New HERMES workshop in Murcia at SEPNECA 2014
New HERMES workshop at SEPNECA conference in Murcia on 1st October. See details here.
UPDATE: The HERMES version and the data sets that will be used in the SEPNECA workshop are already avaliable here.
The easy way to estimate connectivity
The analysis of the interdependence between time series has become an important field of research in the last years, mainly as a result of advances in the characterization of dynamical systems from the signals they produce, and the introduction of concepts such as Generalized (GS) and Phase synchronization (PS) and information theory as applied to time series analysis. In neurophysiology, different analytical tools stemming from these concepts have added to the “traditional” set of linear methods, which include the cross-correlation function (in the time domain), the coherence function (in the frequency domain) or more elaborated tools such as Granger Causality.
This increase in the number of approaches to tackle the existence of functional (FC) or effective connectivity (EC) between two (or among many) neural networks, along with the mathematical complexity of the corresponding time series analysis tools, makes it desirable to arrange them into a unified-easy-to-use software package. The goal is to allow neuroscientists, neurophysiologists and researchers from related fields to easily access and make use of these analysis methods from a single toolbox, which integrates all the methods as well as related preprocessing procedures.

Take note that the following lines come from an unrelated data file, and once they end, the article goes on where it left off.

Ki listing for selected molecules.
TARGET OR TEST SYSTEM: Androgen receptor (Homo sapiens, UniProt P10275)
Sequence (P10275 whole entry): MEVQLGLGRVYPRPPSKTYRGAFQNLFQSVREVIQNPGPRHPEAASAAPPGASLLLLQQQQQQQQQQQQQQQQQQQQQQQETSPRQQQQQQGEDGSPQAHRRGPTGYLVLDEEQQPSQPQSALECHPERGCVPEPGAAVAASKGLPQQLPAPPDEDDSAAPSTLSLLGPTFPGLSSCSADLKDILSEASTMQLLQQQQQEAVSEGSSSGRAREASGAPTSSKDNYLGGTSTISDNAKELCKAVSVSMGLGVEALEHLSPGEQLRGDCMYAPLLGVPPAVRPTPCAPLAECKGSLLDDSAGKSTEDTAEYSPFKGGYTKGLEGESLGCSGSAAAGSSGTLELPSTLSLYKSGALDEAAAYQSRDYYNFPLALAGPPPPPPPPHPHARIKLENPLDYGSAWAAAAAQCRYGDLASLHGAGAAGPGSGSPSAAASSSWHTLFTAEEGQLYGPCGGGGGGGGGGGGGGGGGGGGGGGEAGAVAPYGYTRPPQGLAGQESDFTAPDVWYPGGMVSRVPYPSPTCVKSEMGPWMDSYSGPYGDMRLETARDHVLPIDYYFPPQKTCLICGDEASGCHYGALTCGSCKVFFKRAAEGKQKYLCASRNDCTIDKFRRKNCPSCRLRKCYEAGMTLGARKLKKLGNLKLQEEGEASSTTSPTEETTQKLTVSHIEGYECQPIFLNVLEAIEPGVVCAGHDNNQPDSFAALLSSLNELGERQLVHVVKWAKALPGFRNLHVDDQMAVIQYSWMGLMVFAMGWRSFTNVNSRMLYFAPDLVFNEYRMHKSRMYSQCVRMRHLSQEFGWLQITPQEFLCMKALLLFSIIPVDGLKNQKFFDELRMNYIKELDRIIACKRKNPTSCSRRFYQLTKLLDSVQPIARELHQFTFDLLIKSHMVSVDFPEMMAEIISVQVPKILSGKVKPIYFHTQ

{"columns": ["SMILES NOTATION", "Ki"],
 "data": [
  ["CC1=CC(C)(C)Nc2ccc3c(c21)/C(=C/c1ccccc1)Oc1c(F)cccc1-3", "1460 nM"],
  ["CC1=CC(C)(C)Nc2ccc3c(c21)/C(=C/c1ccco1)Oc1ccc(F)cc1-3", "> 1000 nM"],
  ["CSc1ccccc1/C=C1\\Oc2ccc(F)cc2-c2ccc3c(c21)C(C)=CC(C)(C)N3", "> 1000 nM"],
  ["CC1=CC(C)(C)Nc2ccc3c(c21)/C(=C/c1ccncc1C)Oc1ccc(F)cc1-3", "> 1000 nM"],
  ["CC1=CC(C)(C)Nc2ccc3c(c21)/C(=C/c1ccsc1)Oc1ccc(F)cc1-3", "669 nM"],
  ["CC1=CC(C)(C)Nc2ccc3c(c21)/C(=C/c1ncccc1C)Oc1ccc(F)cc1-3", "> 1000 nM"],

Here, we present a Matlab® toolbox, called HERMES, which includes several commonly used linear and nonlinear indexes of FC and EC, ranging from the traditional cross-correlation and coherence functions to advanced measures of interdependence based on information theory such as transfer entropy. HERMES has been specially (but not exclusively) designed for the analysis of neurophysiological data from multivariate EEG and MEG records, and it includes also visualization tools and statistical methods that deal with the problem of multiple comparisons. We believe that this toolbox will be very helpful to all the researchers working in the emerging field of brain connectivity analysis.
The authors acknowledge the financial support of:
- The Ministry of Education of the Community of Madrid through R&D program NEUROTEC-CM (S2010/BMD-2460)
- The Spanish Ministry of Economy and Competitiveness through grants TEC2012-38453-CO4-01 and -03.